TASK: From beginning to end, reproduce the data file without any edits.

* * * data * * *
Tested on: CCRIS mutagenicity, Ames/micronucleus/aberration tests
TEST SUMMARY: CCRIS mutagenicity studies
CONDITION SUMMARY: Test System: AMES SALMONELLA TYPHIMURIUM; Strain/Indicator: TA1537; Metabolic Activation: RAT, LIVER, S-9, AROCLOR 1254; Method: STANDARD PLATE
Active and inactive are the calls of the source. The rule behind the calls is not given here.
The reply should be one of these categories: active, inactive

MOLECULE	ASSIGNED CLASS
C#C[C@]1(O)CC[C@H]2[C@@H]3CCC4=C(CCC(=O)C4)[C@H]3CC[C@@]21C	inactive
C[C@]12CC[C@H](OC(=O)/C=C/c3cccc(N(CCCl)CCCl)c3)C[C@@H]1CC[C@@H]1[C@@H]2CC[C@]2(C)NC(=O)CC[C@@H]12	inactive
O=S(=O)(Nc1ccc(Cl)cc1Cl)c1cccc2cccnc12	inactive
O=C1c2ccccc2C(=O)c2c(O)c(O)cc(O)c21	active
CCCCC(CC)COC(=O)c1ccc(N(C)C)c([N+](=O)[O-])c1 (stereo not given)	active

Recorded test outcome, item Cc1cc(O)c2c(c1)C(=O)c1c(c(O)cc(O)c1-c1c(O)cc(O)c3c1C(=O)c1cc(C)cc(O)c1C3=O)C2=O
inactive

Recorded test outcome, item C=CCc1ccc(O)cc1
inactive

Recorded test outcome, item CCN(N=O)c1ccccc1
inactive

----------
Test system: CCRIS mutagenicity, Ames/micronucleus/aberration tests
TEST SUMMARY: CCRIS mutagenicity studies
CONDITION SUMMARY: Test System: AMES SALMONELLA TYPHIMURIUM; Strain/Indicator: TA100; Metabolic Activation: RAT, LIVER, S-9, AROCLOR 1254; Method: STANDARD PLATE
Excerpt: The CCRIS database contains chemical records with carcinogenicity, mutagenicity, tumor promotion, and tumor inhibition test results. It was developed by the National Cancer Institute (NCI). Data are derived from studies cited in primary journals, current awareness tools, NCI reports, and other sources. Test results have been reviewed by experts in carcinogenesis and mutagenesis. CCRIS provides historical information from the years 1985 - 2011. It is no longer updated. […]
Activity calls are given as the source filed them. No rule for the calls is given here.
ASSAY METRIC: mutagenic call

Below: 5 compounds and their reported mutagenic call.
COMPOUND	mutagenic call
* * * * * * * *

Tested on: CCRIS mutagenicity, Ames/micronucleus/aberration tests
TEST SUMMARY: CCRIS mutagenicity studies
CONDITION SUMMARY: Test System: AMES SALMONELLA TYPHIMURIUM; Strain/Indicator: TA1537; Metabolic Activation: RAT, LIVER, S-9, AROCLOR 1254; Method: STANDARD PLATE
Active and inactive are the calls of the source. The rule behind the calls is not given here.
The reply should be one of these categories: active, inactive

MOLECULE	ASSIGNED CLASS
C#C[C@]1(O)CC[C@H]2[C@@H]3CCC4=C(CCC(=O)C4)[C@H]3CC[C@@]21C	inactive
C[C@]12CC[C@H](OC(=O)/C=C/c3cccc(N(CCCl)CCCl)c3)C[C@@H]1CC[C@@H]1[C@@H]2CC[C@]2(C)NC(=O)CC[C@@H]12	inactive
O=S(=O)(Nc1ccc(Cl)cc1Cl)c1cccc2cccnc12	inactive
O=C1c2ccccc2C(=O)c2c(O)c(O)cc(O)c21	active
CCCCC(CC)COC(=O)c1ccc(N(C)C)c([N+](=O)[O-])c1 (stereo not given)	active

Recorded test outcome, item Cc1cc(O)c2c(c1)C(=O)c1c(c(O)cc(O)c1-c1c(O)cc(O)c3c1C(=O)c1cc(C)cc(O)c1C3=O)C2=O
inactive

Recorded test outcome, item C=CCc1ccc(O)cc1
inactive

Recorded test outcome, item CCN(N=O)c1ccccc1
inactive

----------
Test system: CCRIS mutagenicity, Ames/micronucleus/aberration tests
TEST SUMMARY: CCRIS mutagenicity studies
CONDITION SUMMARY: Test System: AMES SALMONELLA TYPHIMURIUM; Strain/Indicator: TA100; Metabolic Activation: RAT, LIVER, S-9, AROCLOR 1254; Method: STANDARD PLATE
Excerpt: The CCRIS database contains chemical records with carcinogenicity, mutagenicity, tumor promotion, and tumor inhibition test results. It was developed by the National Cancer Institute (NCI). Data are derived from studies cited in primary journals, current awareness tools, NCI reports, and other sources. Test results have been reviewed by experts in carcinogenesis and mutagenesis. CCRIS provides historical information from the years 1985 - 2011. It is no longer updated. […]
Activity calls are given as the source filed them. No rule for the calls is given here.
ASSAY METRIC: mutagenic call

Below: 5 compounds and their reported mutagenic call.
COMPOUND	mutagenic call